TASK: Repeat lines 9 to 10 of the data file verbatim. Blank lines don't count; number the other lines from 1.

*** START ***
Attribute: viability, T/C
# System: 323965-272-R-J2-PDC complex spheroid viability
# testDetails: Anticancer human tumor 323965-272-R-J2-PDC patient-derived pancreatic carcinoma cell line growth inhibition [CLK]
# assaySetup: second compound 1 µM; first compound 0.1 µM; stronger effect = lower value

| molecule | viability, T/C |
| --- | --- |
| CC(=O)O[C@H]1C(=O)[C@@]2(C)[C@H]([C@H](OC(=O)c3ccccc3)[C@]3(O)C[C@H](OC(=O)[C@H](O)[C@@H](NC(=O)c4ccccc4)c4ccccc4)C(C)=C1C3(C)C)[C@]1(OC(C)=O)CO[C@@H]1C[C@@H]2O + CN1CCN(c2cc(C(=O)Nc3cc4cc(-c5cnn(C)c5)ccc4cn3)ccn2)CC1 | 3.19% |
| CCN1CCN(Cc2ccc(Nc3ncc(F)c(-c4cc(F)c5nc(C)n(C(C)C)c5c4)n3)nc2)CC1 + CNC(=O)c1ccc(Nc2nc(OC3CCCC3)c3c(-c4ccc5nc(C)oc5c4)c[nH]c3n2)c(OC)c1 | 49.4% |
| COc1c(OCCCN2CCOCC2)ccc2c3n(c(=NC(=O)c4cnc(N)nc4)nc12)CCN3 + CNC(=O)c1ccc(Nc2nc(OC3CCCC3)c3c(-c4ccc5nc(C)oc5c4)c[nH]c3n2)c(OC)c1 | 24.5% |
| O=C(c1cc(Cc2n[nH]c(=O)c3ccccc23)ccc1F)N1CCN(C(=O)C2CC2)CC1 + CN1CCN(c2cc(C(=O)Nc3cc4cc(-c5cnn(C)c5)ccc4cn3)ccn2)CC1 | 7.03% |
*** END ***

| COc1c(OCCCN2CCOCC2)ccc2c3n(c(=NC(=O)c4cnc(N)nc4)nc12)CCN3 + CNC(=O)c1ccc(Nc2nc(OC3CCCC3)c3c(-c4ccc5nc(C)oc5c4)c[nH]c3n2)c(OC)c1 | 24.5% |
| O=C(c1cc(Cc2n[nH]c(=O)c3ccccc23)ccc1F)N1CCN(C(=O)C2CC2)CC1 + CN1CCN(c2cc(C(=O)Nc3cc4cc(-c5cnn(C)c5)ccc4cn3)ccn2)CC1 | 7.03% |